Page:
President Transparency promised us his administration was ‘committed to operating with an unprecedented level of openness’ regarding FOIA and Open Government.  It seems his Justice Department just didn’t get the memo…

We know now that the DoJ has declined FOIA requests for documents defense attorneys needed for their clients, or even requests for evidence confirming that a person was on Obama’s Approved for Assassination list. The late Anwar al-Awlaki was the poster child for that; other defense attorneys have been denied documents, claiming releasing the information might reveal state secrets.

But apparently the administration was chastised and spanked pretty loudly by US District Judge Cormac Carney when he discovered that he had been lied to about the existence of documents in the case Islamic Shura Council v. FBI.  Jerry Policoff writing at quotes him in the short version of his ruling (pdf):

“Government cannot, under any circumstance, affirmatively mislead the Court.”

Now there’s a thought.  So what is the Unitary Executive’s DoJ to do?  Get the rules re-written.  The new rules would   make it legal to lie to federal judges about investigations involving foreign intelligence, counter-intelligence, or international terrorism, but as Emptywheel shows, it goes even further:

(1) In the event that a component identifies records that may be subject to exclusion from the requirements of the FOIA pursuant to 5 U.S.C. 552(c), the head of the FOIA office of that component must confer with the Office of Information Policy (OIP) to obtain approval to apply the exclusion.

(2) When a component applies an exclusion to exclude records from the requirements of the FOIA pursuant to 5 U.S.C. 552(c), the component utilizing the exclusion will respond to the request as if the excluded records did not exist. This response should not differ in wording from any other response given by the component.     (bold mine)

Forcing government agencies to lie; how far can this administration go in subverting the Rule of Law?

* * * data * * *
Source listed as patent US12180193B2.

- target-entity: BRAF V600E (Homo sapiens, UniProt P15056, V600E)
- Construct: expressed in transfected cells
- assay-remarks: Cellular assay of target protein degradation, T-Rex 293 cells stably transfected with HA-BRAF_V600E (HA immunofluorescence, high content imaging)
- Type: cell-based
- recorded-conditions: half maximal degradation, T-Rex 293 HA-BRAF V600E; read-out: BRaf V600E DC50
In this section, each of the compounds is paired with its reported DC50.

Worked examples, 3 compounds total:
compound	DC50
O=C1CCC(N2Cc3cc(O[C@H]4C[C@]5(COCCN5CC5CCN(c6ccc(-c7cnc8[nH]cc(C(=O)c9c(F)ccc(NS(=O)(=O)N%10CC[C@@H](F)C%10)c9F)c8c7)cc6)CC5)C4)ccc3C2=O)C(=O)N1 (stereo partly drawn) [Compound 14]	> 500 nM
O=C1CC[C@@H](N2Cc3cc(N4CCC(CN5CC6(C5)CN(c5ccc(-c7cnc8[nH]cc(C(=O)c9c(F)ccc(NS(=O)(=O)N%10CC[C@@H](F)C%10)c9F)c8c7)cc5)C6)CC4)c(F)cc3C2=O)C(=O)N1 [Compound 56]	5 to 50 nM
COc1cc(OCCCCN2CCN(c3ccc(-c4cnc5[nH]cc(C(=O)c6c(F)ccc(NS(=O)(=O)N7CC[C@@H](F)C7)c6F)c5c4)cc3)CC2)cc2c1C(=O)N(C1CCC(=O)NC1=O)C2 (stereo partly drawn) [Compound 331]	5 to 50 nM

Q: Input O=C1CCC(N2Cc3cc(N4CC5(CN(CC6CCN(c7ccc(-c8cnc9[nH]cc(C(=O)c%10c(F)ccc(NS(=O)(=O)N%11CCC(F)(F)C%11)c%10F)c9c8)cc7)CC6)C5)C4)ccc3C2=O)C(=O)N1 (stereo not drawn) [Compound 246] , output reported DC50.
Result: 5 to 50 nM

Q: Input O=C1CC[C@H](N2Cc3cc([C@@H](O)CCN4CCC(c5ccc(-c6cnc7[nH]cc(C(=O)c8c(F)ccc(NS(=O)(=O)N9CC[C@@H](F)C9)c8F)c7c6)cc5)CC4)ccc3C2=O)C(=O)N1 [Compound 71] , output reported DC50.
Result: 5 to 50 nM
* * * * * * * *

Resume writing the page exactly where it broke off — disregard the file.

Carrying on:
Emptywheel relates the timeline she’d posted on the case earlier this year, and concludes:

“So look what the timing makes clear: The government knew Carney wanted to reveal that the government lied to him–but also that it routinely lied to FOIA requesters–in June 2009. But they only issued a rule trying to formalize their practice of lying to FOIA requesters in the days before the 9th ruled, 21 months later. Rather conveniently, the timing of the rule meant the comment period would expire before it became public that the government has been going beyond Glomar and instead lying to FOIA requesters.”

Policoff quotes these organizations’ reactions to the proposed rule changes:

“In a public comment regarding the rule change, the ACLU, along with Citizens for Responsibility and Ethics in Washington (CREW) and, said the move “will dramatically undermine government integrity by allowing a law designed to provide public access to government information to be twisted to permit federal law enforcement agencies to actively lie to the American people.”

Conservative government watchdog Judicial Watch has also lambasted the proposed rules change:

“Upon taking office, President Obama released a memorandum declaring his administration was “committed to operating with an unprecedented level of openness. Specifically, he pledged to bolster the strength of the FOIA act, calling it “the most prominent expression of a profound national commitment to ensuring an open government.”

“How about looking you in the eyes and lying to you?  At least they were good enough to forewarn us, at least we few who pay that much attention.  But I guess we already knew they were liars; just so rare for them to be so unashamedly forthcoming.  As I’ve said before….now in the light of day even.”

~ my friend Robert Alexander Dumas via email, in response to this news

Thanks, Robert.  It’s the perfect response.  This is over-the-top chilling to me.

(cross-posted at